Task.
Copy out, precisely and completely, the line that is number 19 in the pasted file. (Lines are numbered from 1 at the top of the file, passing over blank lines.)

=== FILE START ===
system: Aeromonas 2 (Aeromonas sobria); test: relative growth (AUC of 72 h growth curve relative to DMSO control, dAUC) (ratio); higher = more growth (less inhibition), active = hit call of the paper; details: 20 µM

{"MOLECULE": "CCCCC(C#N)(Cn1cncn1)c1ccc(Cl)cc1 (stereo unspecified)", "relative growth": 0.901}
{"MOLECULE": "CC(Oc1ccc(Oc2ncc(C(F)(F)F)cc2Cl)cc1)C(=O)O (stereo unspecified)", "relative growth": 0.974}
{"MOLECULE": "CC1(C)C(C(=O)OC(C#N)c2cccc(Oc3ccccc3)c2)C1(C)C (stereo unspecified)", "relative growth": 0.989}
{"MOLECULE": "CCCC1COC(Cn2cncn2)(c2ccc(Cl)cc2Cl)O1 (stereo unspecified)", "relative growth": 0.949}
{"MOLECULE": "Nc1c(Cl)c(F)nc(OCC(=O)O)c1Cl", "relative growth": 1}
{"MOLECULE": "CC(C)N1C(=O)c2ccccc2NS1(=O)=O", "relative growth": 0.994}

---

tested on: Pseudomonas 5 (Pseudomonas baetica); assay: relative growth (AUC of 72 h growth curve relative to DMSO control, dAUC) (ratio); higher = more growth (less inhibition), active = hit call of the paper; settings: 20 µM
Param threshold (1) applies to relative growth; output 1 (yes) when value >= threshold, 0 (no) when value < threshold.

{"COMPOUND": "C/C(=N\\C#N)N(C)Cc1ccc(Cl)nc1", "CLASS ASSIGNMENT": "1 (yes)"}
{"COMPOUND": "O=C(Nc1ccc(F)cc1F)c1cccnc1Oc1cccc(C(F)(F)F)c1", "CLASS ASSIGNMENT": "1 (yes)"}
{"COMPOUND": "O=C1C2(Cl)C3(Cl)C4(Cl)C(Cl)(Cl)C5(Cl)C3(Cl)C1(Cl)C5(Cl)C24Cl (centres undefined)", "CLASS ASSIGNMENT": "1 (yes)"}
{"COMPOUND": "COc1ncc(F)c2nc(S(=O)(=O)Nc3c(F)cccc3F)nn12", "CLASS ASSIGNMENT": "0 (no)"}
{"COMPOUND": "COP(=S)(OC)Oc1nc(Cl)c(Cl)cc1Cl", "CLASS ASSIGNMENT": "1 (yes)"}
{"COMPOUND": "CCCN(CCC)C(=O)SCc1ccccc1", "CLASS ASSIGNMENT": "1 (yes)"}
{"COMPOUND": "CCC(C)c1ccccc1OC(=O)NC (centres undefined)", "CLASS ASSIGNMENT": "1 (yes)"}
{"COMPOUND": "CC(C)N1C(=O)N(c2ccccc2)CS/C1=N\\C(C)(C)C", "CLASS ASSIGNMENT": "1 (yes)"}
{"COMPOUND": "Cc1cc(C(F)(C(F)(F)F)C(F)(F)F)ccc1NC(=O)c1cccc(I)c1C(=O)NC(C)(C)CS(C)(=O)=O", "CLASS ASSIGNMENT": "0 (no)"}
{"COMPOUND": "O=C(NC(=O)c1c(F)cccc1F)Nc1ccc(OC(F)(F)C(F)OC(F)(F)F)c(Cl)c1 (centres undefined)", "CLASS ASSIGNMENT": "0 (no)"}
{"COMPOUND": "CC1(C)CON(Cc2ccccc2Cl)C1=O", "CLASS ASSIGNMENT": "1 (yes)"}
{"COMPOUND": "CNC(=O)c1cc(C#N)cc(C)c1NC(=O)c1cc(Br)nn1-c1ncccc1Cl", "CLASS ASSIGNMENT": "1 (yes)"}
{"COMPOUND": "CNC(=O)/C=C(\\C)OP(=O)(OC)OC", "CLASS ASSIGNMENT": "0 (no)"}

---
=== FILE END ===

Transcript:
{"COMPOUND": "Cc1cc(C(F)(C(F)(F)F)C(F)(F)F)ccc1NC(=O)c1cccc(I)c1C(=O)NC(C)(C)CS(C)(=O)=O", "CLASS ASSIGNMENT": "0 (no)"}